At the end of the day, in the final analysis, when all is said and done, the bottom line is…
It’s not as though discourse markers are some weird excrescence in English. We may not quite joint our sentences with them as much as Italian does with its dunque, comunque, and quindi (Italian, contrary to some stereotypes, is a language with discursive habits that are optimally suited to intellectual discourse – much more engagingly so than German, in my experience), but we still have lots of but, then, so, as a result, which means, and on up the formality scale to therefore and hence and in sum… and beyond into Latin.
And it’s not as though hackneyed metaphors are foreign to the language either. An enormous amount of our daily-use vocabulary traces back to physical references used for abstract concepts. Hackneyed originally referred to a horse worn out from being rented out all day, for instance – rental horses were hackneys, named after a town in England. Trace was first a literal reference to a path. Then there’s marker, scale, stereotype (a printing reference), joint, and all the terms we borrowed as abstract from Greek and Latin, where they began as literal references (metaphor meaning something carried beneath, for instance).
But hackneyed phrases aren’t just metaphorical discourse markers. They’re long metaphorical discourse markers, and they still flaunt their literal reference. We’ve generally forgotten the literal sense of hackneyed and stereotype, but we can’t miss the literal reference of a longer phrase made of common words. It’s in your face (so to speak). So people tire of them.
People have been tiring of them for a long time. George Orwell, in his essay “Politics and the English Language” (a hypocritical, xenophobic, classist clarion call for cranks, but not without its points) inveighs against this kind of bombast; two examples of “flyblown metaphors” he cites are “explore every avenue” and “leave no stone unturned.” Both of them are indeed flyblown, as it were. So is flyblown, but it’s a single word and so slips in like a quiet party crasher in a decent suit. (Bombast has lost its original reference entirely, but that’s not Orwell’s word here, it’s mine.)
Orwell didn’t mention “at the end of the day,” and it’s likely he didn’t have it in mind. Although the phrase in its literal use has been around for a long time, its summative use wasn’t especially common by his time. Before that, it slid in (hmm) very gradually, sometimes still having literal reference but also perhaps a more metaphorical sense – here’s a quote from William Cobbett, writing in 1806 but paraphrasing a speech from 1773: “that common fame, it was true, might set the enquiry on foot, but could never have sufficient ground for accusation; that is might be a very good breakfast, but at the end of the day would prove to be a very bad supper.” Other written texts using the phrase refer to the parable of the labourers, in Matthew 20, where Jesus talks of day labourers being hired at different times of the day but all getting the same pay at the end of the day. This no doubt had some influence on its occasional use in a metaphorical or at least partly metaphorical sense.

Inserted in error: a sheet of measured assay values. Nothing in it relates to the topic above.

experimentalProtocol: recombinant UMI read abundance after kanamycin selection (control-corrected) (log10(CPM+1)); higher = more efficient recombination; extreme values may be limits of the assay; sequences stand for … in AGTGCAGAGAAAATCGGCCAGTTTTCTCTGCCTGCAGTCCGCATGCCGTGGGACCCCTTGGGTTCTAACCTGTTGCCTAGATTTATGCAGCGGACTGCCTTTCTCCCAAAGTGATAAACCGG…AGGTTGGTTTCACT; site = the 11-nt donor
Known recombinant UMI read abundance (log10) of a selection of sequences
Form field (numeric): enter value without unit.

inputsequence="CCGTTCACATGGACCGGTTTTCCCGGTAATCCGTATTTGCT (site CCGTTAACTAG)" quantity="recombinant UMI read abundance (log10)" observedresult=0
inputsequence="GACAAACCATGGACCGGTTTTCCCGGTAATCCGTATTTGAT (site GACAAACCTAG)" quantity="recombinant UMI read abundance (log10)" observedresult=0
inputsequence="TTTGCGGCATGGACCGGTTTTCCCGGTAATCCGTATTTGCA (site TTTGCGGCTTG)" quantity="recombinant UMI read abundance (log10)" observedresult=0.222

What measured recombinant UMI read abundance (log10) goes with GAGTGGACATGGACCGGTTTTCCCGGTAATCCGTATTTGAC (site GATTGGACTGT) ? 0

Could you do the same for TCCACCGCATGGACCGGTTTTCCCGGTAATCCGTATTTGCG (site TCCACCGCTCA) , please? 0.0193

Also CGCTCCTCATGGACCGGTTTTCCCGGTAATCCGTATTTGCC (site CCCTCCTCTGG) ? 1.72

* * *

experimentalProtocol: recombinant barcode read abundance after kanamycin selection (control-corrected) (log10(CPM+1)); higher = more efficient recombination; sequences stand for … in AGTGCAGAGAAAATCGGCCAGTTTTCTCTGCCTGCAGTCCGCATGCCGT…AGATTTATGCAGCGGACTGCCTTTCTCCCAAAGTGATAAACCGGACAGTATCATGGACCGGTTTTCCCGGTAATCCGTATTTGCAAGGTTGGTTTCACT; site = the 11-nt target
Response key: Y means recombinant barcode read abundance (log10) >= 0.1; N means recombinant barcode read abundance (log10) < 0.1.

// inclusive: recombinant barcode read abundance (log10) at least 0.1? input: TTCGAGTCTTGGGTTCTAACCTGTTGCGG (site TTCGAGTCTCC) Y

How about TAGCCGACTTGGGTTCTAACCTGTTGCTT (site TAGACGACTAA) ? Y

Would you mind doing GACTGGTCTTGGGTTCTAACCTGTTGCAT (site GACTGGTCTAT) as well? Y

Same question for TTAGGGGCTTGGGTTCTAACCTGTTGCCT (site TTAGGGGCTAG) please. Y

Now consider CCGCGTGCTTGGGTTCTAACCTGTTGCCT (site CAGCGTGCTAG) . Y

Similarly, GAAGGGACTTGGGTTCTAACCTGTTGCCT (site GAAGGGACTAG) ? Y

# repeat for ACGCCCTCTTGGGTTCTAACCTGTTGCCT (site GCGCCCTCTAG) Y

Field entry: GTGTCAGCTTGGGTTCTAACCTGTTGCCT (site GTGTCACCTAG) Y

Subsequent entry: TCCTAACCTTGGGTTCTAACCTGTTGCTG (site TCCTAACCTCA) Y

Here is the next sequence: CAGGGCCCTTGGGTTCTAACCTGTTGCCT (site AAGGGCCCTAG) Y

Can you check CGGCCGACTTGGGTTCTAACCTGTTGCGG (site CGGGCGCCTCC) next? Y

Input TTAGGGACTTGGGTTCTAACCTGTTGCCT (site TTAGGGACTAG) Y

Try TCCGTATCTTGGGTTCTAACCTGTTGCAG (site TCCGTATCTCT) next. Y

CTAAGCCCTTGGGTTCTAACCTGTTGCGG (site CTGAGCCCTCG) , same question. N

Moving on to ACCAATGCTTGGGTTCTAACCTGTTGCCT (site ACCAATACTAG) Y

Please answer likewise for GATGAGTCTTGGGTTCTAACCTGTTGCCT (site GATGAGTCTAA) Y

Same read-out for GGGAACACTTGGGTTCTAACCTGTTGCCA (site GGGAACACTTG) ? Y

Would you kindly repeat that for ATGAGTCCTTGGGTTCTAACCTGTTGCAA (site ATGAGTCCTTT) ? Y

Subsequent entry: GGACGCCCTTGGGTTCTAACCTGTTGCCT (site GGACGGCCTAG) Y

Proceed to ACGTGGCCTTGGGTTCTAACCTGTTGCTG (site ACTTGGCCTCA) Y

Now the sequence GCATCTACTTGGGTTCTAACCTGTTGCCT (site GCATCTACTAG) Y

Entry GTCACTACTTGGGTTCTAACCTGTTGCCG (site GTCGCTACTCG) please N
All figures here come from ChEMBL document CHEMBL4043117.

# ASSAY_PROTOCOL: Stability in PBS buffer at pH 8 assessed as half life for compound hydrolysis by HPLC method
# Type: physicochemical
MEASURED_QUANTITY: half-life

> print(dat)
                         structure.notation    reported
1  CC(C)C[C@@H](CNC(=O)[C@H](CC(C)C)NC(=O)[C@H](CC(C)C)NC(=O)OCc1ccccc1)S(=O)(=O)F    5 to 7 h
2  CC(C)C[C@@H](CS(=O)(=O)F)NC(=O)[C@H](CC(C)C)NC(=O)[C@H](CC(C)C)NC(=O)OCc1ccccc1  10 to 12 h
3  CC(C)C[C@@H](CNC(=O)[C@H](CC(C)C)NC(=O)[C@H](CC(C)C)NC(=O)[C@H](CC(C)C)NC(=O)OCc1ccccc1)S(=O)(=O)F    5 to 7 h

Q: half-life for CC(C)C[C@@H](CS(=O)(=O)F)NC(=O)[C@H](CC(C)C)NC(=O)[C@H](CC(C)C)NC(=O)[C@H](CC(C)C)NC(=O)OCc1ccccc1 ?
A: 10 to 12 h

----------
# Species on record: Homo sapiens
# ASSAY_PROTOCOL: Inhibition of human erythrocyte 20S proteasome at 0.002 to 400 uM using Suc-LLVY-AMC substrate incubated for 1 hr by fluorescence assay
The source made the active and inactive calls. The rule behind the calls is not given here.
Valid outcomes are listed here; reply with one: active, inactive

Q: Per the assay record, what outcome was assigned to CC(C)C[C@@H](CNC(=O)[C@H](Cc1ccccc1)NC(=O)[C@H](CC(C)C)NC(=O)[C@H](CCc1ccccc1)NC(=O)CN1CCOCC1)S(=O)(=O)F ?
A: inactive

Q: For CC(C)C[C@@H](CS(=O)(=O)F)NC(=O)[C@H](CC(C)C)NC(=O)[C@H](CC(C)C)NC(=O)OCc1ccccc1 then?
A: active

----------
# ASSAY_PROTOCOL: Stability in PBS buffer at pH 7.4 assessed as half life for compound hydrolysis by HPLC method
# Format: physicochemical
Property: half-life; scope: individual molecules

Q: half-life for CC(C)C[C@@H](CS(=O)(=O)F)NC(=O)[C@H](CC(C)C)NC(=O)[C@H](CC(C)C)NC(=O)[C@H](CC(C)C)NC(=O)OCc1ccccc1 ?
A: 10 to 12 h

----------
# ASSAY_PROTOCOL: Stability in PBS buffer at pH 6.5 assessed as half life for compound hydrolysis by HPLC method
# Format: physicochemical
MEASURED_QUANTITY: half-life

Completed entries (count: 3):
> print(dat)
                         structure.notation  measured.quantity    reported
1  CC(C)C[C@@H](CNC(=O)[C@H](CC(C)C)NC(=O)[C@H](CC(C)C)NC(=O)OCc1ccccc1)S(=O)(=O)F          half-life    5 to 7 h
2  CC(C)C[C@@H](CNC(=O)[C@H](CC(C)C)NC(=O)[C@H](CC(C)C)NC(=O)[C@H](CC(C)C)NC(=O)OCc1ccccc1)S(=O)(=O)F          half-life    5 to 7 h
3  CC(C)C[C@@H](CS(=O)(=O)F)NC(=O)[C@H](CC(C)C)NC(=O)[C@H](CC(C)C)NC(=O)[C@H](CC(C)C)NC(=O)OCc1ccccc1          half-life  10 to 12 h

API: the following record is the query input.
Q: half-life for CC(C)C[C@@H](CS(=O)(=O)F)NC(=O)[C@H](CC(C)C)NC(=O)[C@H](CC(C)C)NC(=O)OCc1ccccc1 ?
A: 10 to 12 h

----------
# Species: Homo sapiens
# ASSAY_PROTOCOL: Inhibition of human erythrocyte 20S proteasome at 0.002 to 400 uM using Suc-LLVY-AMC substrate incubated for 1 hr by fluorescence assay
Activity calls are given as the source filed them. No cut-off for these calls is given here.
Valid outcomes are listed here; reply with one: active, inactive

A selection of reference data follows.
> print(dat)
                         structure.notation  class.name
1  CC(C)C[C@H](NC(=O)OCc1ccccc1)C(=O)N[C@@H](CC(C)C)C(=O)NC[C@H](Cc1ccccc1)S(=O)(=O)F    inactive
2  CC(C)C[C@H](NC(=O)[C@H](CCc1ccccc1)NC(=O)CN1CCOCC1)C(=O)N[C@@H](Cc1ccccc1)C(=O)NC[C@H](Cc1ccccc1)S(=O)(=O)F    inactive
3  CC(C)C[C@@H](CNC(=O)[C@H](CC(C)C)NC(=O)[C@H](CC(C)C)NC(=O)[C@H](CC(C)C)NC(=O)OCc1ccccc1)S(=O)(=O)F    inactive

But the tired, sun-bleached (hmm) use that irritates some people so much first started spreading in the 1970s, it seems, and really took off (hmm) in the 1980s. Somehow some people – possibly more at first in England, and certainly among the moneyed business and law set – came to have the phrase stuck in their heads in such a way that it offered itself up when they reached for something equivalent to “when all is said and done.”
It may not be a coincidence that Les Miserables was a West End (and, after that, Broadway) hit starting in 1985, given that it included this song:
It didn’t invent the phrase. It didn’t even invent the figurative use of the phrase; it wouldn’t have been very effective if the phrase hadn’t already been established – it would have been just confusing. (The French original, by the way, was “Quand un jour est passé” – same rhythm, similar sense, but literally ‘when a day is done’.) But it may well have served as a vector for it, amplifying its popularity.
That’s not the song that comes to my mind first when I hear “at the end of the day,” though. I first hear this one, by the Canadian group Great Big Sea:
It’s not an originator and it’s not as widely influential. But, hey, at the end of the day, it’s all your state of mind. What’s just vivid enough to stick? And if metaphors aren’t vivid and sticky, well, then vivid and sticky might as well not be metaphors.